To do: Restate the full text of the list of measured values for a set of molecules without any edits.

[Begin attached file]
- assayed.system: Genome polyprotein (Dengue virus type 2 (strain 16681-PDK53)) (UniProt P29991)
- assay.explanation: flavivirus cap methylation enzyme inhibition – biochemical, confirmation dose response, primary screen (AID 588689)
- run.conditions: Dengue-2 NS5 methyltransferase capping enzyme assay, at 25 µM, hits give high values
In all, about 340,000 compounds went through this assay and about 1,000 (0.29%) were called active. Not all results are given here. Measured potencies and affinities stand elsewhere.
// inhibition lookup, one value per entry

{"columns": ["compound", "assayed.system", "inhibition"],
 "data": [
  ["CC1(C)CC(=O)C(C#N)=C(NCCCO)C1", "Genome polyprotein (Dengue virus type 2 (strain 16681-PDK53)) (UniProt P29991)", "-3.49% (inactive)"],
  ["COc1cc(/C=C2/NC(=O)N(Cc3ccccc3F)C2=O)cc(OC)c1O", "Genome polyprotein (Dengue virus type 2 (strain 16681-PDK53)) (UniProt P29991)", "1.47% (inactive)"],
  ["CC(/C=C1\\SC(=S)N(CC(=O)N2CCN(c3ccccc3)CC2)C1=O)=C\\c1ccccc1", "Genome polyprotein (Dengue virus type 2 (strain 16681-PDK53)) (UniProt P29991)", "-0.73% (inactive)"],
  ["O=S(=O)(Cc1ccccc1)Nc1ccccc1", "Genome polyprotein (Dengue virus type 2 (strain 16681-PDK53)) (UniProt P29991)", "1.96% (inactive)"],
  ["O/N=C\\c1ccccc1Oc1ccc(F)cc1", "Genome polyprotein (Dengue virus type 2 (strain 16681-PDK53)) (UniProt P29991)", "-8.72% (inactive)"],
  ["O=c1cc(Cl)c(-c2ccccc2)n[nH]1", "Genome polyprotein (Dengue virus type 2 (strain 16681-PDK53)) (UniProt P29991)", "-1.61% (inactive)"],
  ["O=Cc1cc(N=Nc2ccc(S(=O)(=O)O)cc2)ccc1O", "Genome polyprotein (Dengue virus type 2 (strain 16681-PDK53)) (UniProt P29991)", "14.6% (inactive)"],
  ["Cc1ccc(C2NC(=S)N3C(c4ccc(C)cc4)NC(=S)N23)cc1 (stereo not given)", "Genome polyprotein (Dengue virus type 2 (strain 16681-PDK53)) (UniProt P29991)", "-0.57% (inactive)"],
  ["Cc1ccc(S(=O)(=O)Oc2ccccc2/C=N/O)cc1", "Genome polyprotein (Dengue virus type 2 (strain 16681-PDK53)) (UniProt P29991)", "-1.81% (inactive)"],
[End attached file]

- assayed.system: Genome polyprotein (Dengue virus type 2 (strain 16681-PDK53)) (UniProt P29991)
- assay.explanation: flavivirus cap methylation enzyme inhibition – biochemical, confirmation dose response, primary screen (AID 588689)
- run.conditions: Dengue-2 NS5 methyltransferase capping enzyme assay, at 25 µM, hits give high values
In all, about 340,000 compounds went through this assay and about 1,000 (0.29%) were called active. Not all results are given here. Measured potencies and affinities stand elsewhere.
// inhibition lookup, one value per entry

{"columns": ["compound", "assayed.system", "inhibition"],
 "data": [
  ["CC1(C)CC(=O)C(C#N)=C(NCCCO)C1", "Genome polyprotein (Dengue virus type 2 (strain 16681-PDK53)) (UniProt P29991)", "-3.49% (inactive)"],
  ["COc1cc(/C=C2/NC(=O)N(Cc3ccccc3F)C2=O)cc(OC)c1O", "Genome polyprotein (Dengue virus type 2 (strain 16681-PDK53)) (UniProt P29991)", "1.47% (inactive)"],
  ["CC(/C=C1\\SC(=S)N(CC(=O)N2CCN(c3ccccc3)CC2)C1=O)=C\\c1ccccc1", "Genome polyprotein (Dengue virus type 2 (strain 16681-PDK53)) (UniProt P29991)", "-0.73% (inactive)"],
  ["O=S(=O)(Cc1ccccc1)Nc1ccccc1", "Genome polyprotein (Dengue virus type 2 (strain 16681-PDK53)) (UniProt P29991)", "1.96% (inactive)"],
  ["O/N=C\\c1ccccc1Oc1ccc(F)cc1", "Genome polyprotein (Dengue virus type 2 (strain 16681-PDK53)) (UniProt P29991)", "-8.72% (inactive)"],
  ["O=c1cc(Cl)c(-c2ccccc2)n[nH]1", "Genome polyprotein (Dengue virus type 2 (strain 16681-PDK53)) (UniProt P29991)", "-1.61% (inactive)"],
  ["O=Cc1cc(N=Nc2ccc(S(=O)(=O)O)cc2)ccc1O", "Genome polyprotein (Dengue virus type 2 (strain 16681-PDK53)) (UniProt P29991)", "14.6% (inactive)"],
  ["Cc1ccc(C2NC(=S)N3C(c4ccc(C)cc4)NC(=S)N23)cc1 (stereo not given)", "Genome polyprotein (Dengue virus type 2 (strain 16681-PDK53)) (UniProt P29991)", "-0.57% (inactive)"],
  ["Cc1ccc(S(=O)(=O)Oc2ccccc2/C=N/O)cc1", "Genome polyprotein (Dengue virus type 2 (strain 16681-PDK53)) (UniProt P29991)", "-1.81% (inactive)"],